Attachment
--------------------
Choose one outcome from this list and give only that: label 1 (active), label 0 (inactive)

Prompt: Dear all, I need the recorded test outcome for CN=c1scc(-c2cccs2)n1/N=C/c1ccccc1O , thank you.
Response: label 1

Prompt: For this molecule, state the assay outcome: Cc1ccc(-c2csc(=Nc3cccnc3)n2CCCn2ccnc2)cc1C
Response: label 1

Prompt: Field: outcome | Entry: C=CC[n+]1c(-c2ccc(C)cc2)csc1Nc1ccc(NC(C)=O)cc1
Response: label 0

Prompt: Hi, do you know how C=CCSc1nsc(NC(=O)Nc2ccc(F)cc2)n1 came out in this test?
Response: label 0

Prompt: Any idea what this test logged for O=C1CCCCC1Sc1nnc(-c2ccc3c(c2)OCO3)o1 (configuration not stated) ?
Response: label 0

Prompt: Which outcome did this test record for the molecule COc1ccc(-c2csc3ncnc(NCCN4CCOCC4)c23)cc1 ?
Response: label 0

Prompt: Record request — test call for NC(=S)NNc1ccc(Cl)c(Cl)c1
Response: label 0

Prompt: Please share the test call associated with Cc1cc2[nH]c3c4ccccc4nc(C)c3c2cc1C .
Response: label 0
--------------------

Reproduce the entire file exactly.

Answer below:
Choose one outcome from this list and give only that: label 1 (active), label 0 (inactive)

Prompt: Dear all, I need the recorded test outcome for CN=c1scc(-c2cccs2)n1/N=C/c1ccccc1O , thank you.
Response: label 1

Prompt: For this molecule, state the assay outcome: Cc1ccc(-c2csc(=Nc3cccnc3)n2CCCn2ccnc2)cc1C
Response: label 1

Prompt: Field: outcome | Entry: C=CC[n+]1c(-c2ccc(C)cc2)csc1Nc1ccc(NC(C)=O)cc1
Response: label 0

Prompt: Hi, do you know how C=CCSc1nsc(NC(=O)Nc2ccc(F)cc2)n1 came out in this test?
Response: label 0

Prompt: Any idea what this test logged for O=C1CCCCC1Sc1nnc(-c2ccc3c(c2)OCO3)o1 (configuration not stated) ?
Response: label 0

Prompt: Which outcome did this test record for the molecule COc1ccc(-c2csc3ncnc(NCCN4CCOCC4)c23)cc1 ?
Response: label 0

Prompt: Record request — test call for NC(=S)NNc1ccc(Cl)c(Cl)c1
Response: label 0

Prompt: Please share the test call associated with Cc1cc2[nH]c3c4ccccc4nc(C)c3c2cc1C .
Response: label 0